This statement misinterprets the importance of ecotoxicological testing, and the search for the most sensitive organism will not be successful anyway, as Cairns (1986) has explained. Species differ in sensitivity toward chemicals with different modes of action; the same species may be very sensitive to substance A yet tolerant to substance B. Consequently, the search for a species “representative” of an ecosystem’s status is necessarily flawed. What we can expect from a biotest is information, such as the presence or availability of (undefined) substances that have the potential to disturb and affect organisms in the field. If basic biological traits are inhibited, such as photosynthesis, reproduction, or energy metabolism, the probability of implications for the ecosystem rises.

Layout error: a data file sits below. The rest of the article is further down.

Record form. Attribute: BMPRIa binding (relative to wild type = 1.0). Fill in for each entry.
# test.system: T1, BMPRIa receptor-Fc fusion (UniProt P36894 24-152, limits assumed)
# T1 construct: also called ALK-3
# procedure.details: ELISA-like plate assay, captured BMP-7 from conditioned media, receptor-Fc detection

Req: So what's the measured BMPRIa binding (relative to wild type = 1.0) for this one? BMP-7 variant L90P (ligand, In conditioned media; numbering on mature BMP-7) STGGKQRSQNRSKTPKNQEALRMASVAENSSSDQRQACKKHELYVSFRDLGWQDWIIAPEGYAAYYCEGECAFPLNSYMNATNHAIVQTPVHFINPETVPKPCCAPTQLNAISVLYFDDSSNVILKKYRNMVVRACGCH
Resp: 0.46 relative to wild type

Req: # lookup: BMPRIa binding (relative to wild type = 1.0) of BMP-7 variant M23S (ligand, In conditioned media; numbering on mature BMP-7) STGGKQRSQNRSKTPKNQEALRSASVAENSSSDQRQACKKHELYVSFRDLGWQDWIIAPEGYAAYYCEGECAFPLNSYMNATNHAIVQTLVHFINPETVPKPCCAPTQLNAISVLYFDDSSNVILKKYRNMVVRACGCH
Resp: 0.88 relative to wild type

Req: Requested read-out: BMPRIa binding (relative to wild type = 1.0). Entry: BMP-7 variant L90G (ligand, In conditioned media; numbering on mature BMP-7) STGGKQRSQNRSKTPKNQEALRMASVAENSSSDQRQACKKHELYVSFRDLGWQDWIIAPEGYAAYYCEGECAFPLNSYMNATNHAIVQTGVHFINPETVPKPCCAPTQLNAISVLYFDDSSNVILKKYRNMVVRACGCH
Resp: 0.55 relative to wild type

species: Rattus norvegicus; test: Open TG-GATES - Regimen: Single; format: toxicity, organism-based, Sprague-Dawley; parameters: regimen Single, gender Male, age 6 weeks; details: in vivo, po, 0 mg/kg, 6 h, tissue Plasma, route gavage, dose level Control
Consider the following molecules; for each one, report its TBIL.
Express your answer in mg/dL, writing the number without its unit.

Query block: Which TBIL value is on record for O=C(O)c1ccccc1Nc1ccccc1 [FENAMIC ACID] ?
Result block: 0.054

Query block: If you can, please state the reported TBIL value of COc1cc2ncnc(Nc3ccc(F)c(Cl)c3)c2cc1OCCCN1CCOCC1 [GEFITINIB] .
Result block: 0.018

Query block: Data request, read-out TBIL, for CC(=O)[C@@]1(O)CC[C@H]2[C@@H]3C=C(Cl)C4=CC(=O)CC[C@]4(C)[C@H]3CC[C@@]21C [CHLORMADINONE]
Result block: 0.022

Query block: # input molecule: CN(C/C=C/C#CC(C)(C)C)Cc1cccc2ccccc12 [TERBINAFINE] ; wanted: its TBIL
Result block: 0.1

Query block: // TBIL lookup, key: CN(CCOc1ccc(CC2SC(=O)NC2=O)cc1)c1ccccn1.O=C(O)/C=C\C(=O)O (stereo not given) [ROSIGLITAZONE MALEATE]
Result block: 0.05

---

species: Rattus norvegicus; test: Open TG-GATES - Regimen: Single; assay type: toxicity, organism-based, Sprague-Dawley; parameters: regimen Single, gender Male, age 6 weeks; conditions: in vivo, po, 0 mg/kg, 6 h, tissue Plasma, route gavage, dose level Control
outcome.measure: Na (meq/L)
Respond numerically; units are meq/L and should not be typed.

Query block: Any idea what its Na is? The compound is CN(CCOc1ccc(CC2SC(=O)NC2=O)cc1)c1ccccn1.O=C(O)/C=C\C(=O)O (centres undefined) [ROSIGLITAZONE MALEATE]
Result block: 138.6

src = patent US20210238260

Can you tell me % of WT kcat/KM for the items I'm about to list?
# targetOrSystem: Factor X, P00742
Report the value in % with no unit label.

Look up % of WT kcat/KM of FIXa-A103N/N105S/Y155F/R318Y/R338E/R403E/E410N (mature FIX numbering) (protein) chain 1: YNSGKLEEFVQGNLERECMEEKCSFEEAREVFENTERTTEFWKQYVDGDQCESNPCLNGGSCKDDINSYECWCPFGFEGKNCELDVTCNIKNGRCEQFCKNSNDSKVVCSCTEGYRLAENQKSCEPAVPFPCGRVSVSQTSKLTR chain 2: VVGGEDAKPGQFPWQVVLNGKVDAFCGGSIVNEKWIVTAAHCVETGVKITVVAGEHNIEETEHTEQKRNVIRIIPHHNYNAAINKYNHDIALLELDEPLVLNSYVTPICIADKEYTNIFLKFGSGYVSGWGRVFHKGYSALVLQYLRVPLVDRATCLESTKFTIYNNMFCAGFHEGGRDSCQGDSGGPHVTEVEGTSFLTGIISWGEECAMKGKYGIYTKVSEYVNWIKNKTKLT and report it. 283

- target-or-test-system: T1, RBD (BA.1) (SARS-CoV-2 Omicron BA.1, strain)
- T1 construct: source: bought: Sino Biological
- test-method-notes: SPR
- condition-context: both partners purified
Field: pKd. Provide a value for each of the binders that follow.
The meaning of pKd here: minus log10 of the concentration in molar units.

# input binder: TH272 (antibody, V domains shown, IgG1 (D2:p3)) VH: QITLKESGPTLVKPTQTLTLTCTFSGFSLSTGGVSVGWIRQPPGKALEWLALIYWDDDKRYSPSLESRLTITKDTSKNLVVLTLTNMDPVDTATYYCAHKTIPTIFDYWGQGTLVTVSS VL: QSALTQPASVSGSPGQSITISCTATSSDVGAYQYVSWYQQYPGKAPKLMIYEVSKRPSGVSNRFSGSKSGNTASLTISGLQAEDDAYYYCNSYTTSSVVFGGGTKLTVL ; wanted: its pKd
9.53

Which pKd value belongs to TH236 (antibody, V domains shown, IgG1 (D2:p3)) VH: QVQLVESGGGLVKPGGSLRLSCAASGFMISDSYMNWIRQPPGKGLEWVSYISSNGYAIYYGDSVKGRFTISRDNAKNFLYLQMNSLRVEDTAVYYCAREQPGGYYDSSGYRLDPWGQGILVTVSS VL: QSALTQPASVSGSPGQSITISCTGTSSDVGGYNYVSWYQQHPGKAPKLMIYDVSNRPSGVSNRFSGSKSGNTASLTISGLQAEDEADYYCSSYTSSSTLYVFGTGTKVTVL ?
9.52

For the selection of a test species for sediment toxicity test development, practical reasons will prevail (e.g., availability and handleability). The utility of such tests can be greatly improved if the proposal for a species is accompanied by appropriate information regarding its sensitivity to contamination, its ecological importance, and its exposure pathways (Dillon 1994). As an indicator of potential risk to the biological community, a given biotest must be sensitive to chemical stress. An excessive tolerance would increase the likelihood of false-negative responses. Accordingly, field validation is needed, during which reactions of biotests are compared with measurable changes in the biological community, so that regulatory agencies can assess the relevance of bioassay results. Although there has been some debate regarding the need for field validation for sediment toxicity testing (Chapman 1995), a workshop to evaluate the uncertainty of measurement endpoints used in sediment ecological risk assessment highlighted the inadequate field validation of sediment toxicity tests in 1996 (Ingersoll et al. 1997). To overcome this bottleneck, several initiatives in the USA have demonstrated the ecological relevance of amphipod sediment toxicity testing. Long et al. (2001) have studied the relationship between acute sediment toxicity tests with marine and estuarine amphipods and benthic community structure metrics (abundance and diversity) in more than 1400 samples from studies conducted in the USA. Although the authors found considerable variability among the datasets, they concluded that ecologically relevant losses in the abundance and diversity of the benthic infauna frequently corresponded to decreased amphipod survival in laboratory tests. In > 90% of the samples classified as toxic, at least one measure of benthic diversity or abundance was < 50% of the average reference value. No amphipods were found in 39% of samples classified as toxic, although amphipods were also absent from 28% of the nontoxic samples. However, the abundance of crustaceans (notably amphipods) decreased in the infauna as amphipod survival decreased in the laboratory tests in many of the studied areas. A break point in the data indicated that, in general, amphipod abundance in the field was lowest when survival in the laboratory tests decreased below 50% that of controls.